Hello Bob, I don't know whether the income curve or the consumption curve is the best measure of deprivation (poverty) in American society. But a fact finding person would certainly consider both measures and cite studies in support of either position. Perry cites the Dallas Fed, so I'll cite the Minneapolis Fed.

At 2/11/2008 1:51 PM, Anonymous Anonymous said...

The chart shows something that isn’t mentioned, but is important. Obviously, the bottom quintile is spending all of their income (and then some). On the other hand, the upper quintile has money left over after consumption. Accordingly, the upper quintile is able to build wealth and the lower quintile cannot accumulate wealth. Since wealth is an accurate standard of future financial security, the upper quintile is in much better financial shape than the lower quintile. So, if we use wealth as the standard, the rich are getting richer, and the poor are getting poorer.

Of course, this assumes no mobility between the five groups. However, most of what I’ve read shows the majority of the mobility is between the three middle quintiles and not the bottom and the top quintiles.

It would be interesting to know how much of the money spent by the bottom quintile is borrowed. I doubt all of the difference in this group between consumption and income is from selling assets. Just like the government (tax rebates?), some people try to spend themselves out of trouble.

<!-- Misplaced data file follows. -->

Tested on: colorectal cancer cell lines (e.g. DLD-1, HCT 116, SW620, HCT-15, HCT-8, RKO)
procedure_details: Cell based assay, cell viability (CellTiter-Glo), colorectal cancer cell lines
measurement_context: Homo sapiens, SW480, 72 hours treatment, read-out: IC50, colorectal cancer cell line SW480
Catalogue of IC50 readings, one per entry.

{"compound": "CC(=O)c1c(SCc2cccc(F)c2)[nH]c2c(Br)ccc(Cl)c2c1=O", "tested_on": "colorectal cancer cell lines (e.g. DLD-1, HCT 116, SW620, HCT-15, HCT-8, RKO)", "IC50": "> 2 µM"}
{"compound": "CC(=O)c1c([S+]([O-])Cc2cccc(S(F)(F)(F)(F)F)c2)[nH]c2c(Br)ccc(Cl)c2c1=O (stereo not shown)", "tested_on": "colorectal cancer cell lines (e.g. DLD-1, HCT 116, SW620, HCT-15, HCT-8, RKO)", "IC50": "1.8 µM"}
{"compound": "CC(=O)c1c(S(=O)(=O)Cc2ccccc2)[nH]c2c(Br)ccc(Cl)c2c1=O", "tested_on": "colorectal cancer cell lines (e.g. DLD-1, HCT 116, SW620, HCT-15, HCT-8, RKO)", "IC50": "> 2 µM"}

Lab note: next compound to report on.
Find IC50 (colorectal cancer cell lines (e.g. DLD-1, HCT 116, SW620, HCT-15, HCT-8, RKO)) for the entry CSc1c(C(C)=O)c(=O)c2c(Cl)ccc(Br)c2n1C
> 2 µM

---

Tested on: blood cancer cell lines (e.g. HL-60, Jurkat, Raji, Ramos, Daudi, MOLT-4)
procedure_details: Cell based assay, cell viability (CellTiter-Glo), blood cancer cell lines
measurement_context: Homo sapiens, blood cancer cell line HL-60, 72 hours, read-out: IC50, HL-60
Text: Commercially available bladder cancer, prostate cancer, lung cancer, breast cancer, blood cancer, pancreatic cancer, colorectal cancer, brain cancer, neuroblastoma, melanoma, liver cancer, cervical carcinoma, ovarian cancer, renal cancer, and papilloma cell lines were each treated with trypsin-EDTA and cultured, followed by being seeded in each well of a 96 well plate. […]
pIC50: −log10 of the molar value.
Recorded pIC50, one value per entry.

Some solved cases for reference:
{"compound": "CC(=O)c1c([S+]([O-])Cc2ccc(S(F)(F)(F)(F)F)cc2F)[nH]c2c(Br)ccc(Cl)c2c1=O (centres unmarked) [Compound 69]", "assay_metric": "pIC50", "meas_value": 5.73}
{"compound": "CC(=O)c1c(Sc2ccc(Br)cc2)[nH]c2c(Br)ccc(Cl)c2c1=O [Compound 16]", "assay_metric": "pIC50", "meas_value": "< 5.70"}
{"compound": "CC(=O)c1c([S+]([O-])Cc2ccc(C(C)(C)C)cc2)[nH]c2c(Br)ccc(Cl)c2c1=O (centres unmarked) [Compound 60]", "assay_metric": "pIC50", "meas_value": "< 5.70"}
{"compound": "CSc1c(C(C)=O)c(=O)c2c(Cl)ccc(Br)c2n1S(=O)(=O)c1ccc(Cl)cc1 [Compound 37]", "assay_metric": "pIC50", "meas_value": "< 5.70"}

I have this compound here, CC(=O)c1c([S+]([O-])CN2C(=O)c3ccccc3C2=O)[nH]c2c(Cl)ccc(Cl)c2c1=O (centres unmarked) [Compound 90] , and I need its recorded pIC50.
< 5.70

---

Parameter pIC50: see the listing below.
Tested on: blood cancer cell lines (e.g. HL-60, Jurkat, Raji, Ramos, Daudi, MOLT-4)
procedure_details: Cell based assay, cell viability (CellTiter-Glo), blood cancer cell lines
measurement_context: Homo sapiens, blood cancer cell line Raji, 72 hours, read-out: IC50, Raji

At 2/11/2008 2:40 PM, Blogger bobble said...

LOL, that's got to be the funniest thing you ever posted, mark.

please view the following link

At 2/11/2008 2:52 PM, Anonymous Anonymous said...

Many economists measure a country’s financial health by the GDP and the ratio of the deficit to the GDP.

These same people say that just looking at the yearly numerical deficit is misleading. Isn’t that what this graph is doing?

An individual’s real financial health needs to be measured by net worth and not how much they spend in one year.

At 2/11/2008 4:00 PM, Anonymous Anonymous said...

Cue theme song to "The Jeffersons".

From the Thomas Sowell column dated January 23, 2008.

You can check out the numbers for yourself in a November 13, 2007 report from the Treasury Department titled "Income Mobility in the United States from 1996 to 2005." You can find a summary of the same data in a Wall Street Journal editorial that same day.

These are not the only data that tell a diametrically opposite story from the usual political and media story that the rich are getting richer and the poor are getting poorer.

A previous Treasury Department study showed similar patterns in individual income changes between 1979 and 1988.

Moreover, a study conducted at the University of Michigan, following the same individuals over an even longer span of time, likewise found most people moving from income bracket to income bracket over time -- especially among those who began in the bottom 20 percent.

The University of Michigan Panel Survey on Income Dynamics showed that, among people who were in the bottom 20 percent income bracket in 1975, only 5 percent were still in that category in 1991. Nearly six times as many of them were now in the top 20 percent in 1991.

At 2/11/2008 5:14 PM, Anonymous Anonymous said...

I think defining "rich" and 'poor" is the problem.